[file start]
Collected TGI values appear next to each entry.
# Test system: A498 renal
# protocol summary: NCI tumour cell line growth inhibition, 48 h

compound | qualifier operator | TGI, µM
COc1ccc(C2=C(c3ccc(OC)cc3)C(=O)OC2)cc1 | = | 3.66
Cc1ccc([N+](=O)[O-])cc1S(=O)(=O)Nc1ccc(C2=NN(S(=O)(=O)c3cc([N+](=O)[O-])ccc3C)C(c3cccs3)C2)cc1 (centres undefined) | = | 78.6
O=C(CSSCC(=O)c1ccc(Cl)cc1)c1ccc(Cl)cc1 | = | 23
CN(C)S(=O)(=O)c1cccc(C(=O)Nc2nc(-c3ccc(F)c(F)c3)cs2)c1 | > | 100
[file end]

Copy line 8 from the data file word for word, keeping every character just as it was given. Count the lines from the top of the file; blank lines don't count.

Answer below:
CN(C)S(=O)(=O)c1cccc(C(=O)Nc2nc(-c3ccc(F)c(F)c3)cs2)c1 | > | 100